Wider societal impacts

Wider societal impacts

Glasgow Caledonian University is home to the WiSE Centre for Economic Justice. The centre conducts research into economic equality, new economics, public policy, gender, social history, poverty, migration and human rights issues under the broad theme of economic justice.

Recently, the centre has launched a new blog series, which takes an in-depth look at a multitude of topics relating to COVID-19, including homelessness, working from home, enhancing public engagement, addressing inequalities and economic recovery.

Browse through the list of topics covered so far below, and click through to see the full blog.

Also, WiSE Centre’s Dr Angela O’Hagan has been part of the working group of the Scottish Human Rights Commission Report calling on human rights to be at the heart of government budget-setting post COVID-19. Angela has also been appointed to the Social Renewal Advisory Board convened by Shirley-Anne Sommerville (Cabinet Secretary for Social Security) and Aileen Campbell (Cabinet Secretary for Communities). 

Internationally, WiSE Director, Professor Sara Cantillon, was appointed (July) to the UN Crisis Bureau Experts Roster for Rapid Responses to mitigating the impacts of the Covid pandemic. 

WiSE has also submitted written evidence to the rapid consultation by the Scottish Government’s Advisory Group on Economic Recovery (AGER).  The submission focussed on the centrality of care in economic renewal and restructuring, the need for improved understanding and use of intersectional data, and expanded and improved participation in policy making.  WiSE was cited in the AGER report on recommendations on an equalities analysis approach to policy making, with a focus on improvements in data. In response to the AGER report, Dr Angela O’Hagan published a blog highlighting the significant omission of investment in care and the care economy from the AGER report.

The "devastating impact" the pandemic has had on gender equality will be explored by GCU's Dr Angela O'Hagan and a panel of experts at the Scottish Parliament's Festival of Politics.  GCU Law's Dr Tracy Kirk will also join an expert panel to discuss the challenges facing young people in 2020. 

Follow us
WiSE and the series can be followed @WiSEResearch and at https://www.caledonianblogs.net/wise/

GCU leads drive to tackle violent extremism across Europe

Glasgow Caledonian University is to lead a £2.7million study into radicalisation and violent extremism across Europe.

Researchers from the UK and 16 other countries will examine the growing threat from lone wolf acts of terrorism and far-right nationalist groups across the continent.

The project, De-Radicalisation in Europe and Beyond: Detect, Resolve, Re-integrate (D.Rad), will seek to identify trends in radical ideologies, help shape policies to improve social inclusion, and forecast the potential impact on society of the widening inequalities created by COVID-19.

Artificial intelligence and machine learning will also be used to understand how radicalisation develops over time, using information gleaned from online interactions, including social media, blogs, and discussion forums.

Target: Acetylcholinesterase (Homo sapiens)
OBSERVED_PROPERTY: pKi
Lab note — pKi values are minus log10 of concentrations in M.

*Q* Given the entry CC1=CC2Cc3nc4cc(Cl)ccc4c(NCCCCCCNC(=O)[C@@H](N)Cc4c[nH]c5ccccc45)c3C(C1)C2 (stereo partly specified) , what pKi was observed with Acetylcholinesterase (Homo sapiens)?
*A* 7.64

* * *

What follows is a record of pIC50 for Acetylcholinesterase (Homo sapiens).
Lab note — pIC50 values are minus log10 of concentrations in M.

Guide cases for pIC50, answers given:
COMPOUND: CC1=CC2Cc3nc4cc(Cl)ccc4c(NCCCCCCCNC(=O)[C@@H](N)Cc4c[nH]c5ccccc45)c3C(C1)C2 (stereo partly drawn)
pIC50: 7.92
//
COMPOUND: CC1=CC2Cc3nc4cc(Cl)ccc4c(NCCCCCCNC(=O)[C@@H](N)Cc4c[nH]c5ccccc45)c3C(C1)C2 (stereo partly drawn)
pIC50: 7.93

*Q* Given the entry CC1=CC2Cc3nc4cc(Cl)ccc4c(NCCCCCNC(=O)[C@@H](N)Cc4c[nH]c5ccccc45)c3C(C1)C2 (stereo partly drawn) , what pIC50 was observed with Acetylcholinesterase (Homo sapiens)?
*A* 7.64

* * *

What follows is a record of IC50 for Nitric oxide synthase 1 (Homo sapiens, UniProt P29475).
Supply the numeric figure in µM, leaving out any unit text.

The project has secured more than €3m from the European Commission's Horizon 2020 fund and will focus on practical ways to re-integrate radicalised young people back into society. It is led by a team from Glasgow Caledonian University headed by Professor Umut Korkut, Dr Xander Kirke and Dr James Foley.

Practising social science for the common good

GCU's Department of Social Science and the coronavirus crisis

The world has been grappling with COVID-19 for much of 2020.  On March 1st, the first positive case was confirmed in Scotland.  The first case of community transition in Scotland that was unrelated to travel, was identified on the same day that the World Health Organisation declared the virus a pandemic (March 11th); the first death in Scotland attributed to COVID-19 followed two days later.  ‘Lockdown’ started on March 24th, with the move to the first phase of moving out of lockdown beginning on May 29th, and the move to its second phase introduced on June 19th.

Our social science has responded to the challenge of COVID-19.  The Department of Social Sciences at Glasgow Caledonian University (GCU) has been researching and teaching social science for almost fifty years.  It now comprises twenty academic staff spanning criminology, history, politics, social policy and sociology.  It has an established postgraduate community, and a vibrant and active undergraduate student community.  The BA Social Sciences is its signature degree; staff also contribute to a wide range of undergraduate and postgraduate degree programmes across GCU.

As the Campaign for Social Science demonstrates, the social sciences provide an essential evidence base for the policy response to COVID-19.  This report shows how the Department of Social Sciences at GCU is contributing toward this effort.

Furthermore, this report highlights that social science has a positive impact that extends beyond research impact; as the title of this report suggests, our community is practising everyday social science for the common good.